WASHINGTON - The story of a 44-year-old Virginia mother's deadly reaction to a white-faced hornet sting has roused concern. Melodye Creason didn't know she was allergic to the sting of a white-faced hornet, which experts say are especially aggressive this time of year.
Around 5 o'clock on the evening of Aug. 2, Rich Creason's wife grabbed the hedge clippers and went outside. It was the last normal day of his life.
"She went out to go trim the bushes and apparently there was a hornets' nest in one of the azaleas that none of us had seen," Creason says.
Moments later, his wife of 24 years, Melodye, ran into the house screaming that she'd been stung. He saw she was swarmed by what he now knows were white-faced hornets.
"I went out there the day after it happened, it was huge," Creason says of the nest he found in the bushes. "The hole was huge. They were just flying in and out of it. I can't believe we never noticed it," he says.
The hornets are also known as bald faced or white-tailed hornets.
"White-tailed hornets are one of the largest and most aggressive species we have," says Mike Raupp, an entomologist with the University of Maryland.
The hornets are building their colonies this time of year and are especially aggressive.
"They're going to guard that nest so if anybody comes near those things, it's not at all unusual -- they'd come out and deliver stings if they feel threatened," Raupp says.
In Melodye's case, one sting proved to be fatal.
"Within minutes of her coming in the house, she started to have a taste in the back of her throat. I'm trying to fend the bees off. She goes into the bedroom probably within three to four minutes she had gone into anaphylactic shock," says Creason.
Melodye had been stung before. Her husband thinks it was roughly a year ago when she was stung in the face walking her dog. He recalls she had some swelling near her eye, but nothing serious.
"I'm pretty sure that was in the introduction of this ... poison into her system," Creason says.
"What happened to this lady unfortunately would have been very difficult to prevent," says Dr. Martha White with the Institute for Asthma and Allergy.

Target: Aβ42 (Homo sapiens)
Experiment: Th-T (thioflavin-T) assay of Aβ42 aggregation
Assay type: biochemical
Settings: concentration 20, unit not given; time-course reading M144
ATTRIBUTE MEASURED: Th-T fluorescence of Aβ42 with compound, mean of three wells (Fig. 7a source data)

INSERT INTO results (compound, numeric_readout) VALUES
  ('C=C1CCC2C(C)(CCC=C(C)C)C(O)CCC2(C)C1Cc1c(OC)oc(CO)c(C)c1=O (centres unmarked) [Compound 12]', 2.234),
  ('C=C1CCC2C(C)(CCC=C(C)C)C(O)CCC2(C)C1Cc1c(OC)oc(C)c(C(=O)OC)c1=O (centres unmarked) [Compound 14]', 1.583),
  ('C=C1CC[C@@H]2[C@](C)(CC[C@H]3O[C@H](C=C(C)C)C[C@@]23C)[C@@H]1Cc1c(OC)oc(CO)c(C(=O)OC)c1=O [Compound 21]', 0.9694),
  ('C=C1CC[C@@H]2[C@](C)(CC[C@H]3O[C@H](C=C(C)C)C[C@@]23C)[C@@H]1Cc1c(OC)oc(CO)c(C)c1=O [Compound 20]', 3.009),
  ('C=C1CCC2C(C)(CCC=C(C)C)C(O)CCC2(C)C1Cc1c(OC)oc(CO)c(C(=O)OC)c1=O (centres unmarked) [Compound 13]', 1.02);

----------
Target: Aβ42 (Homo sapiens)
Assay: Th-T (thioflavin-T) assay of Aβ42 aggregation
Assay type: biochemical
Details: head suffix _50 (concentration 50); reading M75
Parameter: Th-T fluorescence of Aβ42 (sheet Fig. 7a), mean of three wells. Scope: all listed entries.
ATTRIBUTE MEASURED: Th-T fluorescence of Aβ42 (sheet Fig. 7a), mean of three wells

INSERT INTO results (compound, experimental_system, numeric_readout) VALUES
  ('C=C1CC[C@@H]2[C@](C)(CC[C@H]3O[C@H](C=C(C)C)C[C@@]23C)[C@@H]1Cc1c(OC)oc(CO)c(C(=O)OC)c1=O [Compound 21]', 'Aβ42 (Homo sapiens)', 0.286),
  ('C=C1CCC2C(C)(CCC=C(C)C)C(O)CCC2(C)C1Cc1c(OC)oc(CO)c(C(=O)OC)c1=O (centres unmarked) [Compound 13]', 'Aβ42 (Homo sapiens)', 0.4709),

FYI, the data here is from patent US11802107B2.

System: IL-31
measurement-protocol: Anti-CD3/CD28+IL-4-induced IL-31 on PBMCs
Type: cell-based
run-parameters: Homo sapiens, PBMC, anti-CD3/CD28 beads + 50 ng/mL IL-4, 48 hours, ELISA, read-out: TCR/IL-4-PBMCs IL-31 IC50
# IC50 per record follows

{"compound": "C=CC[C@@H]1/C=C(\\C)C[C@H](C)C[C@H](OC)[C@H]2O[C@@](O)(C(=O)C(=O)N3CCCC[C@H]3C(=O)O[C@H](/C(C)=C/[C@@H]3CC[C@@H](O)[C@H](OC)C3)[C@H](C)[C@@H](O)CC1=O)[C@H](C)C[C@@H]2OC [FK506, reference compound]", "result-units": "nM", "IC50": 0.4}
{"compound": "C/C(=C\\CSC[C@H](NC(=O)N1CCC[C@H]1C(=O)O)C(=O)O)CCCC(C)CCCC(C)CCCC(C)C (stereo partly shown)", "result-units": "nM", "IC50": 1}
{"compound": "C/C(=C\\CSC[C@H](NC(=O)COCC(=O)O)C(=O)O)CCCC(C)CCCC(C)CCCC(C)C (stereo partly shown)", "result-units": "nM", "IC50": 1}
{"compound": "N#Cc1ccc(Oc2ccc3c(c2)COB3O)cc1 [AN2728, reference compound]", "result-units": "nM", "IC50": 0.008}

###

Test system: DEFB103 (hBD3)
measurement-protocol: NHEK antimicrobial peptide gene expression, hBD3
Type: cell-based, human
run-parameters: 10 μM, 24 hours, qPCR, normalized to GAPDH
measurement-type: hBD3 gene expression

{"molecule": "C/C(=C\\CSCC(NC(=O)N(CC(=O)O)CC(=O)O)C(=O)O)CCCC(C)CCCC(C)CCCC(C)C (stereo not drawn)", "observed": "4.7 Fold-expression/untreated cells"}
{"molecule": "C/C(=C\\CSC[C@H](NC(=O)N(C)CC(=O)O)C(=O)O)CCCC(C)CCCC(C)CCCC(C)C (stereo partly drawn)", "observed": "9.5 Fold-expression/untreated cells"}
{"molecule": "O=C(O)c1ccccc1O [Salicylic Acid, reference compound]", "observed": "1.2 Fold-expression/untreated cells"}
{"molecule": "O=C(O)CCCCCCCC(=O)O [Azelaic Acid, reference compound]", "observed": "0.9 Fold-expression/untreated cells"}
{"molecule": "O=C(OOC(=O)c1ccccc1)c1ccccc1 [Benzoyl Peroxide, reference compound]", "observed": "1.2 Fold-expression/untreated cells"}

Unless someone has had an abnormal reaction to a sting before, there's no way they'd know their body was developing a severe allergy from the first exposure, or first sting, she says.
If someone has a severe allergy White says symptoms can overwhelm him or her in minutes.
"The median time to death is within the first hour. So this can move really fast. So it's important to get worked up if you've ever had what looks like an allergic reaction," White says.
If a person is found to be allergic to a hornet's sting, a series of shots will desensitize them. In Melodye Creason's case, she didn't know she was allergic until she was struggling to breathe and seizing. Her husband called 911.
"They were like, 'You can't do anything while she's seizing.' And she's turning purple. It was very traumatic. I'm rubbing her back talking to her -- that's what they said was all I could do and keep her mouth clear," Creason says.
Paramedics struggled to find a pulse and rushed Melodye to the hospital.
"A few minutes later, they say, 'You need to come hold her. This could be it.' I'm hysterical crying and cannot believe this is happening; begging them to not stop working on her. (My son) was saying, 'Be strong, mom.' We're yelling, 'Fight.' And I'm on my knees crying to the doctors and they're crying. It was just so emotional," Creason says.
His wife and high school sweetheart was in a coma for eight days before she passed away.
"After the first exposure or several exposures, the body develops something called IGE which is a little Y shaped molecule that recognizes whatever it is you're allergic to," White says.
"It sits on cells in the body and the next time you get exposed, it causes those mast cells to release a lot of mediators like histamine and other goodies that cause allergic reactions," she says.
If someone has an abnormal reaction to an insect bite or a type of food, White says it's important to get checked out.
"If there's anything other than local swelling -- itching in the throat, shortness of breath, feeling weird, turning red, swelling someplace else, hives, you should get that looked at," Dr. White says.
If a severe allergy is discovered, White says there are a series of shots one can receive to desensitize them to the offending insect's venom if they are stung again.
See how to safely remove a white faced hornet's nest below. Hiring a professional is recommended.
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